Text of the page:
distribution of image heights of xkcd comic
We can see these reflected in the distribution of all image widths, 740 is by far the most common comic width. There is no such pattern in the image heights, which appears to have a more logarithmic-like distribution.

histogram of width of xkcd comicshistogram of height of xkcd comics

Interesting, the ‘canonical’ widths are not constant over time – there were several widths which were used frequently near the beginning, after which the more common standard of 740px was used. This may be due to the large number of scanned images near the beginning, as I imagine scanning an A4 sheet of paper would often result in the same image resolutions. 
scatterplot of width of xkcd comics
The one lone outlier on the high end of image width is 780px wide and is #1193, Externalities.

Looking at the aspect ratio of the comics over time, you can see that there are appear to be two classes of comics - a larger number (about 60%) of which are more tightly clustered around an even 1:1 aspect ratio, and then a second class more evenly distributed with aspect ratio 2 and above. There are also a small peaks around 1.5 and 1.75.

scatterplot of aspect ratio of xkcd comics histogram of aspect ratio of xkcd comics
In case you were wondering the comic with an aspect ratio of ~8 is Tags (#1144) and the tallest comic proportionally is Future Timeline (#887).

As well as examining the resolution (dimensions) of the comic images we can also examine the distribution of the images by their filesize.
distribution of file size of xkcd comics
You can see that the majority of the images are below 100K in size – in general the xkcd comics are quite small as the majority are simple PNGs displaying very little visual information.

We can also look at the comic size (area in square pixels) versus the filesize:
scatterplot of file size versus image size of xkcd comicsscatterplot of file size versus image size of xkcd comics (with trend line)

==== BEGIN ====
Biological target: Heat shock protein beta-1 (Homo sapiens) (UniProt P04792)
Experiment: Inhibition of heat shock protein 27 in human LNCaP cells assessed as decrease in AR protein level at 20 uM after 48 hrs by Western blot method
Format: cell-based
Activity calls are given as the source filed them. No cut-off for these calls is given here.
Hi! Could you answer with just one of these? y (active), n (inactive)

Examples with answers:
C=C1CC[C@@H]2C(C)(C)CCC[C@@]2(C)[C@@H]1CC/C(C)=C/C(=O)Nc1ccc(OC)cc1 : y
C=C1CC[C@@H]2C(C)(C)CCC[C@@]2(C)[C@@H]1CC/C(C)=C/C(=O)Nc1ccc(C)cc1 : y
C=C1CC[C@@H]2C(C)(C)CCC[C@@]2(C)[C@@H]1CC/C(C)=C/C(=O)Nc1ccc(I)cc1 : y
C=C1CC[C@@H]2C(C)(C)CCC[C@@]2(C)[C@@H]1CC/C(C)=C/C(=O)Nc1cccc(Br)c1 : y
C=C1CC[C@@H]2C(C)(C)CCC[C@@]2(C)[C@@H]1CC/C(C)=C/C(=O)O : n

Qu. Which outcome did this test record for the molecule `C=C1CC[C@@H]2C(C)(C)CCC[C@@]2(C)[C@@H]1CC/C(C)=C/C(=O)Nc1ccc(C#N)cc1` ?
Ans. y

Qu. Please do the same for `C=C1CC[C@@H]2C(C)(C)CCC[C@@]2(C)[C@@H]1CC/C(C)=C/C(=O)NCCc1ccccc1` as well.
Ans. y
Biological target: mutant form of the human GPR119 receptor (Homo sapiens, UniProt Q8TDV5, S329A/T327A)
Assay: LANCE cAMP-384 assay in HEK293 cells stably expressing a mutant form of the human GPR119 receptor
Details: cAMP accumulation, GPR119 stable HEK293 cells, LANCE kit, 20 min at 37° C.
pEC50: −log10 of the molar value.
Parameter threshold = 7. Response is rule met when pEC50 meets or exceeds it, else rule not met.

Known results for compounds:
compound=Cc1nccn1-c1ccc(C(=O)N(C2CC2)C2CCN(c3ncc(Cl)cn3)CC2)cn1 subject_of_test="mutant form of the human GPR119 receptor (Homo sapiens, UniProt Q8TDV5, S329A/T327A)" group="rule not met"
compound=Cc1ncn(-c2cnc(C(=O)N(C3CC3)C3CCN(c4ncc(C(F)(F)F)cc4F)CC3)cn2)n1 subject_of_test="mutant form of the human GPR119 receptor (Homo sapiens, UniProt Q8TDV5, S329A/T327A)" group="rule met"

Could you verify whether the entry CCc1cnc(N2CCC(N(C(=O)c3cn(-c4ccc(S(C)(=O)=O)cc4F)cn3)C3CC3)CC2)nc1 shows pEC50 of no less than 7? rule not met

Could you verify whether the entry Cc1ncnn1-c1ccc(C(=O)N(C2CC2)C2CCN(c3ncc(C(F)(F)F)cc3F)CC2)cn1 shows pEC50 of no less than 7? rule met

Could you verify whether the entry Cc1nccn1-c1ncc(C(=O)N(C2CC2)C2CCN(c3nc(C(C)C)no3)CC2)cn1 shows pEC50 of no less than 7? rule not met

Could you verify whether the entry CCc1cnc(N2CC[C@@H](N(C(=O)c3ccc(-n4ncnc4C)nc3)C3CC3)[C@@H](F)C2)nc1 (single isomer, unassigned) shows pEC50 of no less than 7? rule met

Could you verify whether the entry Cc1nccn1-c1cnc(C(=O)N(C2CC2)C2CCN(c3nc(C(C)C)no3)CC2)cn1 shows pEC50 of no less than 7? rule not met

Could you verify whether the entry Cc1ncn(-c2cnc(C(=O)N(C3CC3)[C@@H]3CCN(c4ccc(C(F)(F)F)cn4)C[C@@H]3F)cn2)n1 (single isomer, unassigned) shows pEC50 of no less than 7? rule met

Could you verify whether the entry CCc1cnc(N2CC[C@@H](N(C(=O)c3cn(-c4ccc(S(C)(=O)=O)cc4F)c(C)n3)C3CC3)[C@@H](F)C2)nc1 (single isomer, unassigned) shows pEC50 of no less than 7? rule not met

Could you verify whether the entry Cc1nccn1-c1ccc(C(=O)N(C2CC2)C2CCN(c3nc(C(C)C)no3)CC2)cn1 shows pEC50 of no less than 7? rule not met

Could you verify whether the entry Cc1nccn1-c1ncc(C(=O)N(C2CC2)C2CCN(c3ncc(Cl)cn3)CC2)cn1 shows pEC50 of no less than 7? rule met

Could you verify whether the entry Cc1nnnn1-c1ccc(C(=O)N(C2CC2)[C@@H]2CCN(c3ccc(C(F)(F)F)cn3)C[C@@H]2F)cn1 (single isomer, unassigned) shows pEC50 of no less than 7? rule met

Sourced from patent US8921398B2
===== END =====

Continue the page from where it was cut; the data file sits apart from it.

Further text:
There is clearly a relationship here, as illustrated on the log-log plot on the right with the trend line.Of course, I am just stating the obvious - this relationship is not unique to the comics and exists as a property for the image formats in general.

If we separated out the images by file type (JPEG and PNG) I believe we would see different numbers for the relationship as a result of the particularities of the image compression techniques.


I have this theory that how funny a joke is to someone who gets it is inversely proportional to the number of other people who would get it. That is to say, the more esoteric and niche the comedy is, the funnier and more appealing it is to those who actually get the punch line. It’s a feeling of being special – a feeling that someone else understands and that the joke was made just for you, and others like you, and that you’re not alone in thinking that comics involving Avogadro’s number, Kurt Godel or Turing Completeness can be hilarious.

As an analyst who has come out of the school of mathematics, and continually been immersed in the world of technology, it is reassuring to read something like xkcd and feel like you’re not the only one who thinks matters of data, math, science, and technology can be funny, along with all the other quirkiness and craziness in life which Randall so aptly (and sometimes poignantly) portrays.

That being said, Randall’s one dedicated guy who has done some awesome work for the digitally connected social world of science, technology, and internet geekdom, and now we know how much he likes using 740px as the canvas width, and that xkcd is gradually using less white pixels over the years.

And let's hope there will be many more years to come.



xkcd - JSON API

xkcd - Wikipedia

code on github